The year of the rooster recently began, and brands around the world cashed in with chances to promote their products and services. The geographic reach of these promotions is growing, going from Asian countries that use the lunar calendar to nations with large diasporas and beyond. Companies that keep a close eye on international media may find they have a chance to work this holiday into their promotional calendars.
First, it pays to define the holiday's date and origin for professionals thinking of working it into PR materials next year, but whose regions don't celebrate it. University of Hong Kong professor Sun Kwok, writing for the South China Morning Post, noted that the dates on which years turn over are based on a calendar of Chinese origin that has been in use for centuries, and that while the day is also called the Lunar New Year, the year length is roughly the same as in solar calendars. Despite the historical association with China, nations such as Korea and Vietnam celebrate the day, too.
When it comes to PR and branding, on either an international or local level, there are opportunities to roll Chinese New Year festivities into the mix. Companies with strong Asian operations can use their local knowledge to incorporate age-old celebrations into publicity materials. Warc recently pointed to prominent Chinese payment provider Alipay running an augmented-reality event based on hongbao, a gifting ritual associated with the new year. The source explained that other brands such as Coca-Cola have signed on to work with Alipay's concept, building synergy and getting their products in front of Chinese consumers.
Of course, when companies cross national borders to promote their goods or services, they should be prepared to meet different media landscapes than the ones they know at home. This means taking advantage of Chinese New Year as a promotional tool could rely on deep knowledge about the targeted consumers, according to Asia Times. The news source pointed out that luxury product brands, for instance must consider online and mobile apps as information channels when they forge into the Chinese market, as this is where 80 percent of shoppers there get info about big-ticket items.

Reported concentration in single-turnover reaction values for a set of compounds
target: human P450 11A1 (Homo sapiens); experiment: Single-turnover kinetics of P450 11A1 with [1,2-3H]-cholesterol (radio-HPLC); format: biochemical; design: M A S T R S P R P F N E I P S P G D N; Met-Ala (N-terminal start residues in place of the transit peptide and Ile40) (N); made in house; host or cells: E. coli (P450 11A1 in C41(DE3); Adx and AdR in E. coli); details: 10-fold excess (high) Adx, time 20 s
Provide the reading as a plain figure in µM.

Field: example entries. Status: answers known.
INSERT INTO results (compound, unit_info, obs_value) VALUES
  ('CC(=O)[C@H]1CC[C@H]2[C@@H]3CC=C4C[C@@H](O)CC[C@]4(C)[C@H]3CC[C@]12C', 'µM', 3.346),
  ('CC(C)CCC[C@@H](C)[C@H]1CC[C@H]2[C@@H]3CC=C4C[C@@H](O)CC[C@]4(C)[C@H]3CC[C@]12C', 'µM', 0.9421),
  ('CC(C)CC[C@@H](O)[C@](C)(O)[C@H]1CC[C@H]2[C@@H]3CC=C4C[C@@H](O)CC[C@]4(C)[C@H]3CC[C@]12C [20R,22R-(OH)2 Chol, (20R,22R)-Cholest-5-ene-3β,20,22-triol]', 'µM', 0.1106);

Sometimes, macroeconomic trends can make it worthwhile for brands to approach holidays they haven't leveraged before. Campaign explained this is happening in the U.K., where the pound's fall after the Brexit vote has boosted the amount of Chinese visitors and tourists coming to the country. The source noted that January flights from China to the U.K. rose 81 percent year-over-year in January. A demographic change could mean a whole new audience for PR and marketing activity alike.
Companies hoping to reach beyond their borders and add holidays to their promotional calendars need to be especially tuned in to news from around the world. Becoming more active in international promotions means running an increasing risk of stumbling into a PR crisis or faux pas unless agencies possess media intelligence tools capable of parsing news from around the world, moving at the pace of the digital age.